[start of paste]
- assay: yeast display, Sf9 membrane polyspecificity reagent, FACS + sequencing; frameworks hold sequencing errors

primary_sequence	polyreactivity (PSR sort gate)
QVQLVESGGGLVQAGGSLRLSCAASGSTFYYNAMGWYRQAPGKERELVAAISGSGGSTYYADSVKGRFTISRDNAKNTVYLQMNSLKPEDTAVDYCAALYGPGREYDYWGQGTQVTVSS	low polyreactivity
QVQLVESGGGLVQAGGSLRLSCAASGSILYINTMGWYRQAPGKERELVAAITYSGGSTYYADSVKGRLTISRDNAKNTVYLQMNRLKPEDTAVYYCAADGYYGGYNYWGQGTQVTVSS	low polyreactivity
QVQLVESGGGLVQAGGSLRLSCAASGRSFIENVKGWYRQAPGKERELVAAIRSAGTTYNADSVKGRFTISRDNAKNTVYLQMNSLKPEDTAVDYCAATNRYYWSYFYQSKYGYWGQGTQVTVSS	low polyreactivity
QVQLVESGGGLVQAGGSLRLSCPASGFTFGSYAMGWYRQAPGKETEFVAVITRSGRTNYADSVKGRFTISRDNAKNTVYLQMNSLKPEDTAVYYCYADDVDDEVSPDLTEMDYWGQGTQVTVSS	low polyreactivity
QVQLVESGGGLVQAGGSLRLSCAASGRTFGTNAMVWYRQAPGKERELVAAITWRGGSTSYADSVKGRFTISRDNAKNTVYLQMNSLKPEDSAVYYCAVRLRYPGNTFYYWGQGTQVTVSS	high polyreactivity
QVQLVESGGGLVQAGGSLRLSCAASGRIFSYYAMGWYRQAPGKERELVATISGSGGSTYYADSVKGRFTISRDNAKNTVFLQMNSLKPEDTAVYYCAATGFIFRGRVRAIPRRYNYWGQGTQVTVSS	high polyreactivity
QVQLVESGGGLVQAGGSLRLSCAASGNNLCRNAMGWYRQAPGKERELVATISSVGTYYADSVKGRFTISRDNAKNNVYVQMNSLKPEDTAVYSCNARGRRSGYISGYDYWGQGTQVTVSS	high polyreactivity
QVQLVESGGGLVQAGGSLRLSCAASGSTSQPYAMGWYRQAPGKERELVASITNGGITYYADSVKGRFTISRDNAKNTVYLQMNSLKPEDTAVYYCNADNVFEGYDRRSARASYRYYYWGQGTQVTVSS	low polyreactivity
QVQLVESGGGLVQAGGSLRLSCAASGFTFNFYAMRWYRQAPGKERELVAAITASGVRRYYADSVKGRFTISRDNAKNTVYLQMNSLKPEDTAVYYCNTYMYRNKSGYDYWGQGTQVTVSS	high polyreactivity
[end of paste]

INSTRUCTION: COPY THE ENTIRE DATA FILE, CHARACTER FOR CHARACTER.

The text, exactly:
- assay: yeast display, Sf9 membrane polyspecificity reagent, FACS + sequencing; frameworks hold sequencing errors

primary_sequence	polyreactivity (PSR sort gate)
QVQLVESGGGLVQAGGSLRLSCAASGSTFYYNAMGWYRQAPGKERELVAAISGSGGSTYYADSVKGRFTISRDNAKNTVYLQMNSLKPEDTAVDYCAALYGPGREYDYWGQGTQVTVSS	low polyreactivity
QVQLVESGGGLVQAGGSLRLSCAASGSILYINTMGWYRQAPGKERELVAAITYSGGSTYYADSVKGRLTISRDNAKNTVYLQMNRLKPEDTAVYYCAADGYYGGYNYWGQGTQVTVSS	low polyreactivity
QVQLVESGGGLVQAGGSLRLSCAASGRSFIENVKGWYRQAPGKERELVAAIRSAGTTYNADSVKGRFTISRDNAKNTVYLQMNSLKPEDTAVDYCAATNRYYWSYFYQSKYGYWGQGTQVTVSS	low polyreactivity
QVQLVESGGGLVQAGGSLRLSCPASGFTFGSYAMGWYRQAPGKETEFVAVITRSGRTNYADSVKGRFTISRDNAKNTVYLQMNSLKPEDTAVYYCYADDVDDEVSPDLTEMDYWGQGTQVTVSS	low polyreactivity
QVQLVESGGGLVQAGGSLRLSCAASGRTFGTNAMVWYRQAPGKERELVAAITWRGGSTSYADSVKGRFTISRDNAKNTVYLQMNSLKPEDSAVYYCAVRLRYPGNTFYYWGQGTQVTVSS	high polyreactivity
QVQLVESGGGLVQAGGSLRLSCAASGRIFSYYAMGWYRQAPGKERELVATISGSGGSTYYADSVKGRFTISRDNAKNTVFLQMNSLKPEDTAVYYCAATGFIFRGRVRAIPRRYNYWGQGTQVTVSS	high polyreactivity
QVQLVESGGGLVQAGGSLRLSCAASGNNLCRNAMGWYRQAPGKERELVATISSVGTYYADSVKGRFTISRDNAKNNVYVQMNSLKPEDTAVYSCNARGRRSGYISGYDYWGQGTQVTVSS	high polyreactivity
QVQLVESGGGLVQAGGSLRLSCAASGSTSQPYAMGWYRQAPGKERELVASITNGGITYYADSVKGRFTISRDNAKNTVYLQMNSLKPEDTAVYYCNADNVFEGYDRRSARASYRYYYWGQGTQVTVSS	low polyreactivity
QVQLVESGGGLVQAGGSLRLSCAASGFTFNFYAMRWYRQAPGKERELVAAITASGVRRYYADSVKGRFTISRDNAKNTVYLQMNSLKPEDTAVYYCNTYMYRNKSGYDYWGQGTQVTVSS	high polyreactivity